Tags: Barack Obama | Immigration | barack obama | hispanics | immigration | el paso

Latinos: Obama's Pandering on Immigration Falls Flat

Friday, 13 May 2011 12:00 PM

Reaction from Hispanic leaders suggests President Barack Obama’s charm offensive with Latinos in the run-up to the 2012 election may be falling flat.

Polls indicate that far fewer Hispanics say they’ll cast their vote for the president than did so in 2008.

Ruben Navarette Jr.
One prominent observer of the Latino community, syndicated columnist Ruben Navarrette, Jr., is calling on Hispanics to launch a third-party movement to ensure their interests receive genuine representation rather than political pandering.

In a USA Today op-ed on Thursday, Navarrette stated that Latinos are increasingly disillusioned with Obama’s promises to push immigration reform.

“America’s largest minority needs to take a cue from the Tea Party movement and start an insurgency challenging both political parties -- the one that takes them for granted and the other that writes them off,” he wrote.

In a Tuesday speech in El Paso, Texas, Obama indicated the border was secure and called for immigration reform. He charged Republicans would “want a higher fence. Maybe they'll need a moat. Maybe they want alligators in the moat.”

Frustrated Latinos in Arizona have formed a nonpartisan “Tequila Party” movement. The group, whose primary objective is boost the Latino voter turnout in 2012, was created by a self-identified Republican.

“We believe the immigration issue has been used as a political football, and as a result of that we think it is time for politicians to work harder for the Latin vote based on issues that are important to us,” the TequilaPartyTour.com website states.

There are rising indications that Latinos may not be as susceptible to Obama’s political courtship as his advisers apparently assume. Following Obama’s speech, the nation’s largest conservative Hispanic organization, Somos Republicans, released a statement that it is “skeptical” the president “has a real intention of fixing the problem.”

Analysts have long acknowledged that Hispanics tend to share the GOP’s socially conservative agenda. But Latinos say they are deeply offended by Republicans’ support for deporting illegals even when it means breaking up families.

George Rodriguez
In March, the 6,200-member San Antonio Tea Party elected the nation’s first Hispanic tea party president, George Rodriguez. Rodriguez tells Newsmax that many Mexican-Americans remain vehemently opposed to illegal immigration and amnesty.

“Immigration has rules and we have to play by the rules,” says the 62-year-old Rodriguez, whose work for the Reagan-Bush Justice Department included a stint at the erstwhile Immigration and Naturalization Service. “We must maintain the rule of law.”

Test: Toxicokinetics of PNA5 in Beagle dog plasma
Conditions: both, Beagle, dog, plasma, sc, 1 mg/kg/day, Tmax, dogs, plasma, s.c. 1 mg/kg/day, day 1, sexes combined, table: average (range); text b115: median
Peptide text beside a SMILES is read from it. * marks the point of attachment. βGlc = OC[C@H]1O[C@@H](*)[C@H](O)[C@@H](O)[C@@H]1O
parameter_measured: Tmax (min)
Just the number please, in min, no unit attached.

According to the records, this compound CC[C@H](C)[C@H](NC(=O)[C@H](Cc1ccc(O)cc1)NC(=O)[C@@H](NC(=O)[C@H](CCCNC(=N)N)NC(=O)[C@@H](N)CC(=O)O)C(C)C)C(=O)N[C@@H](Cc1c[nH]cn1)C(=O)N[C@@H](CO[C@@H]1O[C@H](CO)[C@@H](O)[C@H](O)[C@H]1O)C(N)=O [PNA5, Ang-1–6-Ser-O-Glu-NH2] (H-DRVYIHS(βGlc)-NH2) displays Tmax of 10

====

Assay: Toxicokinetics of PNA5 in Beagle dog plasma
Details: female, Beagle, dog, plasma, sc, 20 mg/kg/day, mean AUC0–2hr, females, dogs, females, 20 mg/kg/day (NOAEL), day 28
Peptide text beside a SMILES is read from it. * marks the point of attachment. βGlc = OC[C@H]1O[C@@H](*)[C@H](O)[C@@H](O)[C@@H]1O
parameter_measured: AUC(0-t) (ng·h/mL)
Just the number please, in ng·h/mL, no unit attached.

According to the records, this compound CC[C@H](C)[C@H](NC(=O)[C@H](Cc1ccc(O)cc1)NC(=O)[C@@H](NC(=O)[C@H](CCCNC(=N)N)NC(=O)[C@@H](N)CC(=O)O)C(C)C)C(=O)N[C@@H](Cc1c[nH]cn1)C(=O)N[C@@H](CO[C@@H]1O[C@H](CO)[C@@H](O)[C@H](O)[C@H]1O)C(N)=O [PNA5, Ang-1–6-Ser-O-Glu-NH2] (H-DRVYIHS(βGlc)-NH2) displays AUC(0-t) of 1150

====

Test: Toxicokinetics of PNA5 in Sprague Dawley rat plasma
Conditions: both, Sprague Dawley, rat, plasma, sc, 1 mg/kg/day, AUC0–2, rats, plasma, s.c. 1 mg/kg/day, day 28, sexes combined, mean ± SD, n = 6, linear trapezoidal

Rodriguez tells Newsmax that many Tejanos -- the ethnic term many Latinos in Texas prefer -- are frustrated with President Obama’s political pandering and lip service on the topic of immigration reform. But he also chastises Republicans for the attitudes they often bring to the debate over immigration.
“I’m tired of Republicans being so condescending to Hispanics in trying to win them over,” he says. “Just tell the truth. And quit talking to us in Spanish. We speak English just fine.”

Rodriguez’s comments suggest a rising frustration among Hispanics with both political parties. That sentiment could make it more difficult for President Obama to bring them back into the fold, ultimately benefitting the Republican nominee in 2012.

The struggle over whose agenda is better for Hispanics reflects their growing power at the ballot box. The Census Bureau reported earlier this year that the Hispanic population in America is growing faster than expected. It reported the U.S. Hispanic population grew 43 percent, from 35.3 million in 2000 to 50.5 million in 2010.

Hispanics tend to vote heavily Democratic. Obama’s immigration-reform pledges helped him win 67 percent of the Hispanic vote in 2008 -- despite the fact that his GOP opponent, Sen. John McCain of Arizona, was thought to have a strong appeal to the Hispanic community.

Obama apparently has good reason to fear Latino support could waver in 2012. A recent poll by Latino Decisions and ImpreMedia showed Hispanic approval of Obama remains high at 70 percent. But the poll contained a worrisome sign that no doubt alarmed the president’s political advisers: Only 43 percent of Latino voters said they planned to vote for Obama next year.